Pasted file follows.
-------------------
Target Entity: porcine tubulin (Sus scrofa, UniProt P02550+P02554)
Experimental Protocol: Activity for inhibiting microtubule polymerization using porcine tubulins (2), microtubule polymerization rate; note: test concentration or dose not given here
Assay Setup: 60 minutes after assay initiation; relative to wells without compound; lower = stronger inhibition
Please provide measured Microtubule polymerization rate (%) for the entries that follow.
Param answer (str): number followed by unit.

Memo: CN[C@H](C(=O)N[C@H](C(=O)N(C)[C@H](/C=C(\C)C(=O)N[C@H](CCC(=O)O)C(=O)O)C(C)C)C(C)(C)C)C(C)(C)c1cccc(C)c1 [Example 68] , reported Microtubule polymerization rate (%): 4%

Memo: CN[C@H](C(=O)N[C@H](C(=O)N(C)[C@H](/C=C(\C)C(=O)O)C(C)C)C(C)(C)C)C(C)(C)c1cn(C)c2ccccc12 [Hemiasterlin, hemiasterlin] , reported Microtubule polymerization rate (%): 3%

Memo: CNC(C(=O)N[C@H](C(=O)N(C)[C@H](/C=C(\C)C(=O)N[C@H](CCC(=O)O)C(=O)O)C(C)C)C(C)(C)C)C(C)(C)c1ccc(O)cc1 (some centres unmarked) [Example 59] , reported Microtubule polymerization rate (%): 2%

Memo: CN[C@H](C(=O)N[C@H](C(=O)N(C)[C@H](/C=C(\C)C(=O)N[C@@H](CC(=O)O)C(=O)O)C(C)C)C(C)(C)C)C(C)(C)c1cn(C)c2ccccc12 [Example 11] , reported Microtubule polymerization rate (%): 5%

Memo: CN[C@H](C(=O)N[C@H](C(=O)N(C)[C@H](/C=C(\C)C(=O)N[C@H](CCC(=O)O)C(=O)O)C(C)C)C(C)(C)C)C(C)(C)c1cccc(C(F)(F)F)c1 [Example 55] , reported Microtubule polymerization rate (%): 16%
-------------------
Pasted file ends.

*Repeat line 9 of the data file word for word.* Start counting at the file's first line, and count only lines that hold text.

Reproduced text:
Memo: CN[C@H](C(=O)N[C@H](C(=O)N(C)[C@H](/C=C(\C)C(=O)N[C@@H](CC(=O)O)C(=O)O)C(C)C)C(C)(C)C)C(C)(C)c1cn(C)c2ccccc12 [Example 11] , reported Microtubule polymerization rate (%): 5%